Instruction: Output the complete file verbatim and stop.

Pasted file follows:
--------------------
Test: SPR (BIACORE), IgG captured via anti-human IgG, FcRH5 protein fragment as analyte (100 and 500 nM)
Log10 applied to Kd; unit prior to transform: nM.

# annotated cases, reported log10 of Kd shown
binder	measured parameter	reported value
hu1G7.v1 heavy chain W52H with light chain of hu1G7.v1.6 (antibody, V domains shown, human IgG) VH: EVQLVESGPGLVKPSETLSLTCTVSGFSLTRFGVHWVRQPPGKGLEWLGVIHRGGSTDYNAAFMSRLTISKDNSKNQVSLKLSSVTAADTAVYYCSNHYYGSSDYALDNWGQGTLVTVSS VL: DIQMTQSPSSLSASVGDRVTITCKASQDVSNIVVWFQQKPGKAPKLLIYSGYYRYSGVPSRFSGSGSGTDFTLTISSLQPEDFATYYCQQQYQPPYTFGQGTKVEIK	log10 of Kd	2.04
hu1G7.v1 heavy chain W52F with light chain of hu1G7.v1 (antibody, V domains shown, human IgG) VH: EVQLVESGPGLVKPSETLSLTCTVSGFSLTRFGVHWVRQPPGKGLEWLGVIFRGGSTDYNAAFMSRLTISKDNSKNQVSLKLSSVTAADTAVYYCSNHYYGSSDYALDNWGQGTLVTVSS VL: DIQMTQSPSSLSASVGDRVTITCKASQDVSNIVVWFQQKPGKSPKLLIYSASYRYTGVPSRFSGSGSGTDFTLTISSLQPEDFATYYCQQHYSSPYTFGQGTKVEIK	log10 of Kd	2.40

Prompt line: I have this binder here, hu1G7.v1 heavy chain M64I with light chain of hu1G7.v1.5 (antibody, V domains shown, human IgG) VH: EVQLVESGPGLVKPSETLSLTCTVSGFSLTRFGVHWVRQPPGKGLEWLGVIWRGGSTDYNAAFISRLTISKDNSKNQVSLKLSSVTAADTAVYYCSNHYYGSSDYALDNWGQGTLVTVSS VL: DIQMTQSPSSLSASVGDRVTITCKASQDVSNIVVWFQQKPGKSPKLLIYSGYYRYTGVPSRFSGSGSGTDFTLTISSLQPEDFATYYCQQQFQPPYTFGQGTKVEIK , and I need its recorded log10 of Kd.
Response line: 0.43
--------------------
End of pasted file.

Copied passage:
Test: SPR (BIACORE), IgG captured via anti-human IgG, FcRH5 protein fragment as analyte (100 and 500 nM)
Log10 applied to Kd; unit prior to transform: nM.

# annotated cases, reported log10 of Kd shown
binder	measured parameter	reported value
hu1G7.v1 heavy chain W52H with light chain of hu1G7.v1.6 (antibody, V domains shown, human IgG) VH: EVQLVESGPGLVKPSETLSLTCTVSGFSLTRFGVHWVRQPPGKGLEWLGVIHRGGSTDYNAAFMSRLTISKDNSKNQVSLKLSSVTAADTAVYYCSNHYYGSSDYALDNWGQGTLVTVSS VL: DIQMTQSPSSLSASVGDRVTITCKASQDVSNIVVWFQQKPGKAPKLLIYSGYYRYSGVPSRFSGSGSGTDFTLTISSLQPEDFATYYCQQQYQPPYTFGQGTKVEIK	log10 of Kd	2.04
hu1G7.v1 heavy chain W52F with light chain of hu1G7.v1 (antibody, V domains shown, human IgG) VH: EVQLVESGPGLVKPSETLSLTCTVSGFSLTRFGVHWVRQPPGKGLEWLGVIFRGGSTDYNAAFMSRLTISKDNSKNQVSLKLSSVTAADTAVYYCSNHYYGSSDYALDNWGQGTLVTVSS VL: DIQMTQSPSSLSASVGDRVTITCKASQDVSNIVVWFQQKPGKSPKLLIYSASYRYTGVPSRFSGSGSGTDFTLTISSLQPEDFATYYCQQHYSSPYTFGQGTKVEIK	log10 of Kd	2.40

Prompt line: I have this binder here, hu1G7.v1 heavy chain M64I with light chain of hu1G7.v1.5 (antibody, V domains shown, human IgG) VH: EVQLVESGPGLVKPSETLSLTCTVSGFSLTRFGVHWVRQPPGKGLEWLGVIWRGGSTDYNAAFISRLTISKDNSKNQVSLKLSSVTAADTAVYYCSNHYYGSSDYALDNWGQGTLVTVSS VL: DIQMTQSPSSLSASVGDRVTITCKASQDVSNIVVWFQQKPGKSPKLLIYSGYYRYTGVPSRFSGSGSGTDFTLTISSLQPEDFATYYCQQQFQPPYTFGQGTKVEIK , and I need its recorded log10 of Kd.
Response line: 0.43